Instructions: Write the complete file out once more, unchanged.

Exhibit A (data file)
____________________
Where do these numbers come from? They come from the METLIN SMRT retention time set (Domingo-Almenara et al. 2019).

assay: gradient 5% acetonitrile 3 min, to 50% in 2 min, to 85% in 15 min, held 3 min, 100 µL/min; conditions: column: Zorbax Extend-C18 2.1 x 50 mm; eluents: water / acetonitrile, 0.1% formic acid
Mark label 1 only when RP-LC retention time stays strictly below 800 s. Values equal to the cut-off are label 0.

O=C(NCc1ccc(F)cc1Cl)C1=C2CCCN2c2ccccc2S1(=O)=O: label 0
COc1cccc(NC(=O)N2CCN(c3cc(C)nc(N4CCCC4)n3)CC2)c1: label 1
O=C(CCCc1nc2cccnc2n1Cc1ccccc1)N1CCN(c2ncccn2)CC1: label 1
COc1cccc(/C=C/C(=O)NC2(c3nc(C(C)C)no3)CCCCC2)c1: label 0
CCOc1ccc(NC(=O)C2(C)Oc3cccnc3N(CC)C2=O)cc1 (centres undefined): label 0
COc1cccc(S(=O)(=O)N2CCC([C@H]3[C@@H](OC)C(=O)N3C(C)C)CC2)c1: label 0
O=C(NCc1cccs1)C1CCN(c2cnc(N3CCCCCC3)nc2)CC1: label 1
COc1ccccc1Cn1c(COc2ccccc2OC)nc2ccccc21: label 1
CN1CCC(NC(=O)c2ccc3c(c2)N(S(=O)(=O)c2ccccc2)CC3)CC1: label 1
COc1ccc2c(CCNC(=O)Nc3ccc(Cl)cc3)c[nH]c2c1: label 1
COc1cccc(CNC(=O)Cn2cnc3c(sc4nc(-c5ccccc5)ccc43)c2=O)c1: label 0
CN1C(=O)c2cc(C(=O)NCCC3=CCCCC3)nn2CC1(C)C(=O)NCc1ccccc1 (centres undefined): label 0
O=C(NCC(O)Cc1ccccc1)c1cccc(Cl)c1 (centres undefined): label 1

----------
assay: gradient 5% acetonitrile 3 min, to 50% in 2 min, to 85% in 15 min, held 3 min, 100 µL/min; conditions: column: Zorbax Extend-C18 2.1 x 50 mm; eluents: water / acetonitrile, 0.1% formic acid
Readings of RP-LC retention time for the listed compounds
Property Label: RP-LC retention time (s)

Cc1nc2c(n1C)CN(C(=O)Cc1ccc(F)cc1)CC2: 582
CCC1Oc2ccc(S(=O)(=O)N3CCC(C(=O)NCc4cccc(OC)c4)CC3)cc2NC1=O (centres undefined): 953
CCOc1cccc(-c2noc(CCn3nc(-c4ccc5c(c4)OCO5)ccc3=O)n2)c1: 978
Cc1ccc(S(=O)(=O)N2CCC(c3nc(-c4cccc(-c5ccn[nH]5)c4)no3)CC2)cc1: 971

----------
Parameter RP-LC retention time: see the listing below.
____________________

Where do these numbers come from? They come from the METLIN SMRT retention time set (Domingo-Almenara et al. 2019).

assay: gradient 5% acetonitrile 3 min, to 50% in 2 min, to 85% in 15 min, held 3 min, 100 µL/min; conditions: column: Zorbax Extend-C18 2.1 x 50 mm; eluents: water / acetonitrile, 0.1% formic acid
Mark label 1 only when RP-LC retention time stays strictly below 800 s. Values equal to the cut-off are label 0.

O=C(NCc1ccc(F)cc1Cl)C1=C2CCCN2c2ccccc2S1(=O)=O: label 0
COc1cccc(NC(=O)N2CCN(c3cc(C)nc(N4CCCC4)n3)CC2)c1: label 1
O=C(CCCc1nc2cccnc2n1Cc1ccccc1)N1CCN(c2ncccn2)CC1: label 1
COc1cccc(/C=C/C(=O)NC2(c3nc(C(C)C)no3)CCCCC2)c1: label 0
CCOc1ccc(NC(=O)C2(C)Oc3cccnc3N(CC)C2=O)cc1 (centres undefined): label 0
COc1cccc(S(=O)(=O)N2CCC([C@H]3[C@@H](OC)C(=O)N3C(C)C)CC2)c1: label 0
O=C(NCc1cccs1)C1CCN(c2cnc(N3CCCCCC3)nc2)CC1: label 1
COc1ccccc1Cn1c(COc2ccccc2OC)nc2ccccc21: label 1
CN1CCC(NC(=O)c2ccc3c(c2)N(S(=O)(=O)c2ccccc2)CC3)CC1: label 1
COc1ccc2c(CCNC(=O)Nc3ccc(Cl)cc3)c[nH]c2c1: label 1
COc1cccc(CNC(=O)Cn2cnc3c(sc4nc(-c5ccccc5)ccc43)c2=O)c1: label 0
CN1C(=O)c2cc(C(=O)NCCC3=CCCCC3)nn2CC1(C)C(=O)NCc1ccccc1 (centres undefined): label 0
O=C(NCC(O)Cc1ccccc1)c1cccc(Cl)c1 (centres undefined): label 1

----------
assay: gradient 5% acetonitrile 3 min, to 50% in 2 min, to 85% in 15 min, held 3 min, 100 µL/min; conditions: column: Zorbax Extend-C18 2.1 x 50 mm; eluents: water / acetonitrile, 0.1% formic acid
Readings of RP-LC retention time for the listed compounds
Property Label: RP-LC retention time (s)

Cc1nc2c(n1C)CN(C(=O)Cc1ccc(F)cc1)CC2: 582
CCC1Oc2ccc(S(=O)(=O)N3CCC(C(=O)NCc4cccc(OC)c4)CC3)cc2NC1=O (centres undefined): 953
CCOc1cccc(-c2noc(CCn3nc(-c4ccc5c(c4)OCO5)ccc3=O)n2)c1: 978
Cc1ccc(S(=O)(=O)N2CCC(c3nc(-c4cccc(-c5ccn[nH]5)c4)no3)CC2)cc1: 971

----------
Parameter RP-LC retention time: see the listing below.